Join CafeMom or Log in to your CafeMom account. CafeMom members can keep track of their comments.

Comment As a Guest

Guest comments are moderated and will not appear immediately.

nonmember avatar Shelly

I agree with all the reasons you stated. Honestly, I don't think this will hold up. I wonder if years down the road, she will be thankful for those photos? It doesn't make it right, but I hope she kept some just in case.

Jen Shadrick

OMG that is so sad.. i feel so sorry for the poor mother having a preemie is very stressfull you take alot of pictures because everything is so uncertain but to receive pictures after the death when you are trying to grieve and deal with the loss is .. i dont even know what to say if it had been me a lawsuit would be the least of the horris for the hospital..

xavie... xavierlogan09

so sick. i would sue. they have no right taking pictures of her child after death and sending them in the mail. my heart goes out to this mother. 

Jen Shadrick

i meant *least of the worries for the hospital...

nonmember avatar CMG

I feel for the mother and what happened was obviously a major misjudgement on someone's part, but it is absolutely not worth a lawsuit. People wonder why health care costs are so insane... well suing a hospital for unwanted pictures is certainly not going to help.

Megan... Megan1307

Its one thing if it were a small number of pictures (like less than 10).  Its the quantity and the number of poses that is so ridiculous.  I wouldn't usually jump to sue, but in this case I would.

jkm89 jkm89

It's so sad what happened to her, but it's also very unfortunate that she's trying to cash in on the situation. You'd think she'd want to let it go and let healing take place, not prolong it even further with a lawsuit. I hope she doesn't think money will make everything all better, if so, she is sorely mistaken.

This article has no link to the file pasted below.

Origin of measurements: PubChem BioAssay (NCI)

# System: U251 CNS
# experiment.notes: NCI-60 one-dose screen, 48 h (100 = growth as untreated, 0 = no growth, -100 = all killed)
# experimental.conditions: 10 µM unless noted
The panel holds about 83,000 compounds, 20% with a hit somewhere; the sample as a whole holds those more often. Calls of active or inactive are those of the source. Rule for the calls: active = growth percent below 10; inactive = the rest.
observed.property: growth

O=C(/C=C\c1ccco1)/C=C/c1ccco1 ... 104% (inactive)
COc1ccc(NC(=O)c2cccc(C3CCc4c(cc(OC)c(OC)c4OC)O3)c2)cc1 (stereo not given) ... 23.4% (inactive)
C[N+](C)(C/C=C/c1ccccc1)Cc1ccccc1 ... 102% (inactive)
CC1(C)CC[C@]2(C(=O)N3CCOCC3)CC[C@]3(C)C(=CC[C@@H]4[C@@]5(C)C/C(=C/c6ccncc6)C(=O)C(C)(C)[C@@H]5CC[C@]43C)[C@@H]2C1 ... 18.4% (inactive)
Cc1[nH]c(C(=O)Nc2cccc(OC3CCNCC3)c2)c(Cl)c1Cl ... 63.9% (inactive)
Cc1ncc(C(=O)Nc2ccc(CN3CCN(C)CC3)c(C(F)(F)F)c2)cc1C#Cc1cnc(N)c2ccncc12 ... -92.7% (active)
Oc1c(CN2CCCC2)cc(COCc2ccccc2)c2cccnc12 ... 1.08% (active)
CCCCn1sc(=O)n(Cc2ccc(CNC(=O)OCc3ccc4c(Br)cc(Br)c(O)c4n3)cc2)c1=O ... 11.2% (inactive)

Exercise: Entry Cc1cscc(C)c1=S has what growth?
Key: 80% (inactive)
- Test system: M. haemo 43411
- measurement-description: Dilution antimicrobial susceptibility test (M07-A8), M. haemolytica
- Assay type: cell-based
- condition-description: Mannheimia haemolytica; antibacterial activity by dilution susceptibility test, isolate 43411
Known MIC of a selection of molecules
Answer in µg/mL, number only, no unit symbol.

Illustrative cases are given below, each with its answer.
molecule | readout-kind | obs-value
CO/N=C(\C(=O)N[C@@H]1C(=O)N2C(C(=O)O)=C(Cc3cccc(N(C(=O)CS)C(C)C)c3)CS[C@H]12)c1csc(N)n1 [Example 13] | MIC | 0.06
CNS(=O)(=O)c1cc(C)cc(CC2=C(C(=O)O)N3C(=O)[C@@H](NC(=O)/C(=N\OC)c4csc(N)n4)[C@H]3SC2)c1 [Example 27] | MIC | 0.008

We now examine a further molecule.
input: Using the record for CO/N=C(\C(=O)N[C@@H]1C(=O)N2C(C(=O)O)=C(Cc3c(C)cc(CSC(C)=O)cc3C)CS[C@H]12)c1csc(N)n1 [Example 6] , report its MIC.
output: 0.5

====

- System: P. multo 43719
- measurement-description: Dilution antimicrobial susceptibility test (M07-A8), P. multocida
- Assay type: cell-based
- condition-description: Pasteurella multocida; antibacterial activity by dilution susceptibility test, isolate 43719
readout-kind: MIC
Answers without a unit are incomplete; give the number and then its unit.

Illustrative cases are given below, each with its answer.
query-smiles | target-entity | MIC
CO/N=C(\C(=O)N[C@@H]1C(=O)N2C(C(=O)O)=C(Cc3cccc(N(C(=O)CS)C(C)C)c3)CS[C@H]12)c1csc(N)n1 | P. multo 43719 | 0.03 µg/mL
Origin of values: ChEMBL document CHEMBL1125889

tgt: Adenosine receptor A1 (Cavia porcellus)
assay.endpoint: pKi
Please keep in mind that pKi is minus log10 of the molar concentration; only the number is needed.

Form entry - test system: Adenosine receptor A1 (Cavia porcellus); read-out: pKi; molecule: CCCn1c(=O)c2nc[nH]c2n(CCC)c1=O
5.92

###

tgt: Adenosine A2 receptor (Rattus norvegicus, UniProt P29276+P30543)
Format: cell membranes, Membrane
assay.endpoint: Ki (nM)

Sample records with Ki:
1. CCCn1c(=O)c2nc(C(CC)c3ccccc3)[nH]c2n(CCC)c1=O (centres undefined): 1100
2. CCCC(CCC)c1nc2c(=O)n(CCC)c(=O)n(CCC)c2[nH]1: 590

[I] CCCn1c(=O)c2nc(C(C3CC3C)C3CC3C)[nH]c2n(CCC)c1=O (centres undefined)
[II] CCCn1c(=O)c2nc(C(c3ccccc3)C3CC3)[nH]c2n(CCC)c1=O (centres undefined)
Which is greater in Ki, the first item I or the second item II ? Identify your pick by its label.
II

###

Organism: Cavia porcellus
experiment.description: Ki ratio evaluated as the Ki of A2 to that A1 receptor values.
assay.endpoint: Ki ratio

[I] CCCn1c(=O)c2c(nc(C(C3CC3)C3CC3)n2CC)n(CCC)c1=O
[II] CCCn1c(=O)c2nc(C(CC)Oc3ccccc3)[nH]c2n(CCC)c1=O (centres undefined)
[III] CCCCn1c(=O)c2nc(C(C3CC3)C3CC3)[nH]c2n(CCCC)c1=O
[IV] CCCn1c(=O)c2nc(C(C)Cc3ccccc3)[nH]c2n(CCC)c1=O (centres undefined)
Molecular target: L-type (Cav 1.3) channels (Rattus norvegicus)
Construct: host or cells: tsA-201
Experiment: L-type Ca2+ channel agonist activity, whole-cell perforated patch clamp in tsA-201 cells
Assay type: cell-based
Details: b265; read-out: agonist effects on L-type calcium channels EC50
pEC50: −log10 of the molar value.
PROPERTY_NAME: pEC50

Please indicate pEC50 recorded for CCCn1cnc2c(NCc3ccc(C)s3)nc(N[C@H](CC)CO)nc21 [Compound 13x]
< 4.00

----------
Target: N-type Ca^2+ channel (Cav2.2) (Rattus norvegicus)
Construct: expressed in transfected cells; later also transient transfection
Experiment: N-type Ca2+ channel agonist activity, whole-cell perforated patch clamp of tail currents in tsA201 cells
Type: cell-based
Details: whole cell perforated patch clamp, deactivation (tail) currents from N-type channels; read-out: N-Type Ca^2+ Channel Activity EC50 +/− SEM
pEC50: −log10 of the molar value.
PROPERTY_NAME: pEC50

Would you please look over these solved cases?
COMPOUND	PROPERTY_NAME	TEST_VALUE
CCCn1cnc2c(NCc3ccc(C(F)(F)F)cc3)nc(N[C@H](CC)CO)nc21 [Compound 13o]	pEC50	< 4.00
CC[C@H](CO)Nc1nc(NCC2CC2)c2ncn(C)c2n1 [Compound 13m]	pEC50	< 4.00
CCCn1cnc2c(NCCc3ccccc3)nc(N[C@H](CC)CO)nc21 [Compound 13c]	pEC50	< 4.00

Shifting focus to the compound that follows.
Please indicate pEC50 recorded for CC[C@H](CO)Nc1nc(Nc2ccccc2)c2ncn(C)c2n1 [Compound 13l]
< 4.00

nonmember avatar Anon

Sounds like there was a mix-up and someone who thought they were doing something helpful was unwittingly hurting this family. I personally would not sue. I would probably hide the photos somewhere, knowing that someday I (or the dad) might feel differently. I certainly would not pay for the photos. And I might let the hospital know they need to review their communication policies so the same thing doesn't happen to another family. ... I might feel differently if (God forbid) such a tragedy hit so close to home. But right now, I personally don't feel that posing the body was "desecration." I know the mom is entitled to her feelings, but I don't know that her feelings are actionable in court.

Elyss... Elyssa414

I think the mother has every right to sue. Her baby was manipulated and posed against her wishes after his death! That's sick and wrong, and now she has to live with those images for the rest of her life and with knowing how he was handled after she left him to begin mourning. Breaks my heart.

PonyC... PonyChaser

I agree with Megan on this. I can understand a few pictures. I can even understand the hospital having a policy of photographing every child and keeping a few in the records "just in case". But 150? In various poses and garb? It's like a photo shoot! That's just wrong. Especially after she made her wishes crystal clear.

Several years ago, a family member was injured in a serious car wreck. At the time, nobody considered taking photos in the hospital. Now, his wife is wishing they had done just that. He survived, you see, and now would like to see how he looked. And she'd like to have those photos to squirrel away until their children are grown enough to see what happened to dad and why. But alas, those photos weren't taken. Had the hospital done that, she could have gone back and gotten them. So I don't have a problem with the photo-taking, itself. I have a problem with the number taken, the posing, and the mailing without her knowledge or consent.

1-10 of 378 comments 12345 Last